Jazz stars get their start from solid music education programs — if they’re lucky, mentors, and supportive parents. Luckily, the elementary and middle school students in the Rialto Jazz for Kids program have all three. The ongoing series of comprehensive jazz education programs enable students from select middle schools in the metro-Atlanta area to receive tutoring in the music arts. The Rialto Jazz for Kids All-Star Band is made up of only the most advanced music students from the program’s five middle schools partnered up. Members of the RJK Jazz Quintet — all qualified, established musician-Masters of Music educators — nurture the jazz combos from each participating middle school until they are confident and rehearsed enough to perform at the Rialto Theater. Under the direction of Dr. Gordon Vernick, the Rialto Jazz for Kids All-Star Jazz Band takes the Local Stage May 25, 12:30 p.m.

  • 4.Cyrille Aimée
    In the fall of 2012, Cyrille Aimée took the stage at the New Jersey Performing Arts Center, breezed through “I’m Beginning To See The Light,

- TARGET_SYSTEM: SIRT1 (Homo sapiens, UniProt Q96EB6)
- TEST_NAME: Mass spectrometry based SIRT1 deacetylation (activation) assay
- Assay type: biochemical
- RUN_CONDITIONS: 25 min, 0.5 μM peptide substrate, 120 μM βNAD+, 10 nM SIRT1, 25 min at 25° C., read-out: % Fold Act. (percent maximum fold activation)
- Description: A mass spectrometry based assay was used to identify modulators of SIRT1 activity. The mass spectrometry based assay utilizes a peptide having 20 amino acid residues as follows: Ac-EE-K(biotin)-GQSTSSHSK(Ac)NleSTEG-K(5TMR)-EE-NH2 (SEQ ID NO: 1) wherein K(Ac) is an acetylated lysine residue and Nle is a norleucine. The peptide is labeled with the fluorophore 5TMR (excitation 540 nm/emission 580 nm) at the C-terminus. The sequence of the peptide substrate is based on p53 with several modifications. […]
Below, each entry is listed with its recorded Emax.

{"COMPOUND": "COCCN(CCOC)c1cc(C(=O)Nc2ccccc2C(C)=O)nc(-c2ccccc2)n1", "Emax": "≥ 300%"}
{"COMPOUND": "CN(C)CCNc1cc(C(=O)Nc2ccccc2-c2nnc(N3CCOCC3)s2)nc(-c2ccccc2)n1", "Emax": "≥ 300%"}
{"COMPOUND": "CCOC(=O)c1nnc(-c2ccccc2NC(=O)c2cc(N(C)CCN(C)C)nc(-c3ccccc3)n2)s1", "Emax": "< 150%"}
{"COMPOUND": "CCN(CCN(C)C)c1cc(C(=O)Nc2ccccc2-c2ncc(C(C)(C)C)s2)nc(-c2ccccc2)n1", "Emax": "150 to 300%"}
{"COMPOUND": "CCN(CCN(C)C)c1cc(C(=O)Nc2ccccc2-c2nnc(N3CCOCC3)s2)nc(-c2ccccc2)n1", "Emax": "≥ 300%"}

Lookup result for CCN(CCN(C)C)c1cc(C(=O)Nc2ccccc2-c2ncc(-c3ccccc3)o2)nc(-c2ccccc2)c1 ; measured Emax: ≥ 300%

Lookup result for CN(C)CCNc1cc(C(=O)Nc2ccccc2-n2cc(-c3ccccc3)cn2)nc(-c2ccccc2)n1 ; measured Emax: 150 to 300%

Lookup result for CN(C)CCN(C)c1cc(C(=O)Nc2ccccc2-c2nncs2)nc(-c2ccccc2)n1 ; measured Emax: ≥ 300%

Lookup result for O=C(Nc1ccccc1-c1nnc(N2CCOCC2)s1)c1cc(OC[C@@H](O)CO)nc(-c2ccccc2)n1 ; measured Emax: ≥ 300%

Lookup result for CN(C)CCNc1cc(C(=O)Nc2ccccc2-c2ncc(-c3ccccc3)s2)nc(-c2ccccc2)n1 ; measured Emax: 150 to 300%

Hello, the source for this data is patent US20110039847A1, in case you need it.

Lyle Daniel

    In the fall of 2012, Cyrille Aimée took the stage at the New Jersey Performing Arts Center, breezed through “I’m Beginning To See The Light,” “Sometimes I’m Happy,” “I’m Through With Love,” and it was all over. She’d won the first-ever Sarah Vaughan International Jazz Vocal Competition in the finale of the James Moody Democracy Festival of Jazz. The daughter of a French father and a Dominican mother, Aimée seemed born to the role. She grew up in the village of Samois-sur-Seine, where gypsy jazz guitarist Django Reinhardt lived. Interestingly, Aimée traveled much as a gypsy jazz artist throughout Europe with her other musician pals, performing on streets for spare change, room and board, and food, while playing festivals. Before she won that big prize, Aimée subsisted on a few self-productions. Her first major release, “It’s A Good Day [February 2014],” gave credence to all that hard work and an immense wellspring of talent. She’s on the International Stage May 25, 5:30 p.m.